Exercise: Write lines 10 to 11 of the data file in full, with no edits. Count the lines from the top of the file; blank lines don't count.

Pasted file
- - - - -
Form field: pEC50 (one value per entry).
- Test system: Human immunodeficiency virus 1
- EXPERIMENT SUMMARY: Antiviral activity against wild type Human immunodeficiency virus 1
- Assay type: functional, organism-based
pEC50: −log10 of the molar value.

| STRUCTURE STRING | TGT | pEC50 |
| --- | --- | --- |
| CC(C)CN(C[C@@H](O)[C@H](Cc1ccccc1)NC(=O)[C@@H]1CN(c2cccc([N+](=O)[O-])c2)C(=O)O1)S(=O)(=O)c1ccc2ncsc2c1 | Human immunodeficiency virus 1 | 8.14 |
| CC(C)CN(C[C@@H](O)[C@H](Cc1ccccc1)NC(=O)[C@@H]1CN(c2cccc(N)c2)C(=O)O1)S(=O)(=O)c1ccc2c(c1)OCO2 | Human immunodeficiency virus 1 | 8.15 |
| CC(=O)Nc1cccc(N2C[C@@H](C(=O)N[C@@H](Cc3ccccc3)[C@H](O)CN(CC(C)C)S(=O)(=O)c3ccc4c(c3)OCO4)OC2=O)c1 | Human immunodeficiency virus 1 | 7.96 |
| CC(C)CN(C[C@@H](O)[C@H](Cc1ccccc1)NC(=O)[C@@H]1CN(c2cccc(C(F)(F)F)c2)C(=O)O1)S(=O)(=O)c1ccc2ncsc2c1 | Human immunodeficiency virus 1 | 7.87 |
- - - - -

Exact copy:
| CC(=O)Nc1cccc(N2C[C@@H](C(=O)N[C@@H](Cc3ccccc3)[C@H](O)CN(CC(C)C)S(=O)(=O)c3ccc4c(c3)OCO4)OC2=O)c1 | Human immunodeficiency virus 1 | 7.96 |
| CC(C)CN(C[C@@H](O)[C@H](Cc1ccccc1)NC(=O)[C@@H]1CN(c2cccc(C(F)(F)F)c2)C(=O)O1)S(=O)(=O)c1ccc2ncsc2c1 | Human immunodeficiency virus 1 | 7.87 |